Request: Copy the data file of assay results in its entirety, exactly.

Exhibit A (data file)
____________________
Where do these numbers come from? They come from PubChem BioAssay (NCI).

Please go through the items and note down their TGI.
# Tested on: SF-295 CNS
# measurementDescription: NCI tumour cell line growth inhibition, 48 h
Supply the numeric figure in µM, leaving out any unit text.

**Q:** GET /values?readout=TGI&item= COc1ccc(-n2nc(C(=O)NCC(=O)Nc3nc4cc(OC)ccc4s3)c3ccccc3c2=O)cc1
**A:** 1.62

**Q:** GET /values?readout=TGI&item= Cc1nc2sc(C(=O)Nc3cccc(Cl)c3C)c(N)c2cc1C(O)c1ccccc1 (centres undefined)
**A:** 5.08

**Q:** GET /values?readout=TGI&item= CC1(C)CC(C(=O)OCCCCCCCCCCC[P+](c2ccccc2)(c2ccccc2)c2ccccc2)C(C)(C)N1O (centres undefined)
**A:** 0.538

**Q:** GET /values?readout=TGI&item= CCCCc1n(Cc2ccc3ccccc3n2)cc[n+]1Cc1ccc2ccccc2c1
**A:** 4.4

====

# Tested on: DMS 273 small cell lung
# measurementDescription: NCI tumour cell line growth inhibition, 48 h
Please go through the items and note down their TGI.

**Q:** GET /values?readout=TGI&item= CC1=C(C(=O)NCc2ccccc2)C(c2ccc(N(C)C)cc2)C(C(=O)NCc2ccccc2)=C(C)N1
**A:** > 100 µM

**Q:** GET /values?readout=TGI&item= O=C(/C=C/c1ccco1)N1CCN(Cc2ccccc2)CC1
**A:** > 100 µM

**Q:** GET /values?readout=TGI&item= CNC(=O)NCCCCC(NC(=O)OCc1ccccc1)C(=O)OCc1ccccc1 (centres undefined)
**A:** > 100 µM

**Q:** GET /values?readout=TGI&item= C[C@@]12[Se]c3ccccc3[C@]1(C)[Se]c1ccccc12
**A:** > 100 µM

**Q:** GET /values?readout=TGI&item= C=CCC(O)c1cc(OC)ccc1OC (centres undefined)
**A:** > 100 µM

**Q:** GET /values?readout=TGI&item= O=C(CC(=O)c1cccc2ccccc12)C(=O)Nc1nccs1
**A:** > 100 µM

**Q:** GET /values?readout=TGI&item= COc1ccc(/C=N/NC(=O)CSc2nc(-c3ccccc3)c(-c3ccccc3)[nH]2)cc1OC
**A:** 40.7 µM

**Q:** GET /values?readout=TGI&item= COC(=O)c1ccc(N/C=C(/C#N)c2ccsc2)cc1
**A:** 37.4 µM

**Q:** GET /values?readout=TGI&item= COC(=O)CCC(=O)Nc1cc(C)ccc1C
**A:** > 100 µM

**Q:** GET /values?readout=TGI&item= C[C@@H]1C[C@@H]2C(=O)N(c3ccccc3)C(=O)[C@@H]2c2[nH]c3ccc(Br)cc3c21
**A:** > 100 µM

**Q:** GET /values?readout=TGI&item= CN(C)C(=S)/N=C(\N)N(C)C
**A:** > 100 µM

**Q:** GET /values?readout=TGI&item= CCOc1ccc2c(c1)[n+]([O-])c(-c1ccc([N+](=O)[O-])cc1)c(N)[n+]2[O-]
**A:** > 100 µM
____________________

Where do these numbers come from? They come from PubChem BioAssay (NCI).

Please go through the items and note down their TGI.
# Tested on: SF-295 CNS
# measurementDescription: NCI tumour cell line growth inhibition, 48 h
Supply the numeric figure in µM, leaving out any unit text.

**Q:** GET /values?readout=TGI&item= COc1ccc(-n2nc(C(=O)NCC(=O)Nc3nc4cc(OC)ccc4s3)c3ccccc3c2=O)cc1
**A:** 1.62

**Q:** GET /values?readout=TGI&item= Cc1nc2sc(C(=O)Nc3cccc(Cl)c3C)c(N)c2cc1C(O)c1ccccc1 (centres undefined)
**A:** 5.08

**Q:** GET /values?readout=TGI&item= CC1(C)CC(C(=O)OCCCCCCCCCCC[P+](c2ccccc2)(c2ccccc2)c2ccccc2)C(C)(C)N1O (centres undefined)
**A:** 0.538

**Q:** GET /values?readout=TGI&item= CCCCc1n(Cc2ccc3ccccc3n2)cc[n+]1Cc1ccc2ccccc2c1
**A:** 4.4

====

# Tested on: DMS 273 small cell lung
# measurementDescription: NCI tumour cell line growth inhibition, 48 h
Please go through the items and note down their TGI.

**Q:** GET /values?readout=TGI&item= CC1=C(C(=O)NCc2ccccc2)C(c2ccc(N(C)C)cc2)C(C(=O)NCc2ccccc2)=C(C)N1
**A:** > 100 µM

**Q:** GET /values?readout=TGI&item= O=C(/C=C/c1ccco1)N1CCN(Cc2ccccc2)CC1
**A:** > 100 µM

**Q:** GET /values?readout=TGI&item= CNC(=O)NCCCCC(NC(=O)OCc1ccccc1)C(=O)OCc1ccccc1 (centres undefined)
**A:** > 100 µM

**Q:** GET /values?readout=TGI&item= C[C@@]12[Se]c3ccccc3[C@]1(C)[Se]c1ccccc12
**A:** > 100 µM

**Q:** GET /values?readout=TGI&item= C=CCC(O)c1cc(OC)ccc1OC (centres undefined)
**A:** > 100 µM

**Q:** GET /values?readout=TGI&item= O=C(CC(=O)c1cccc2ccccc12)C(=O)Nc1nccs1
**A:** > 100 µM

**Q:** GET /values?readout=TGI&item= COc1ccc(/C=N/NC(=O)CSc2nc(-c3ccccc3)c(-c3ccccc3)[nH]2)cc1OC
**A:** 40.7 µM

**Q:** GET /values?readout=TGI&item= COC(=O)c1ccc(N/C=C(/C#N)c2ccsc2)cc1
**A:** 37.4 µM

**Q:** GET /values?readout=TGI&item= COC(=O)CCC(=O)Nc1cc(C)ccc1C
**A:** > 100 µM

**Q:** GET /values?readout=TGI&item= C[C@@H]1C[C@@H]2C(=O)N(c3ccccc3)C(=O)[C@@H]2c2[nH]c3ccc(Br)cc3c21
**A:** > 100 µM

**Q:** GET /values?readout=TGI&item= CN(C)C(=S)/N=C(\N)N(C)C
**A:** > 100 µM

**Q:** GET /values?readout=TGI&item= CCOc1ccc2c(c1)[n+]([O-])c(-c1ccc([N+](=O)[O-])cc1)c(N)[n+]2[O-]
**A:** > 100 µM